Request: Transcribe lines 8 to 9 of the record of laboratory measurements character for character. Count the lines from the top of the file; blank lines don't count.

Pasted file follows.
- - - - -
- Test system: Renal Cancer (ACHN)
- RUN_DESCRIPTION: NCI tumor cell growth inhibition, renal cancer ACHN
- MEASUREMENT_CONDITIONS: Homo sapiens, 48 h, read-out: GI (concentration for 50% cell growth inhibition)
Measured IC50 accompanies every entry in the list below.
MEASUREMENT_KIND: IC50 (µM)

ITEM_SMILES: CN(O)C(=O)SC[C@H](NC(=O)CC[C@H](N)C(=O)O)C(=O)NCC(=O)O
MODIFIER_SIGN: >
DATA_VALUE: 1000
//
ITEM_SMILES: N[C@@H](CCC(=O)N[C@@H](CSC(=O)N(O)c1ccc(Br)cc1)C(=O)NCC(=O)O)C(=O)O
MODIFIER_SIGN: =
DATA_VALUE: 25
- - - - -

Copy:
DATA_VALUE: 1000
//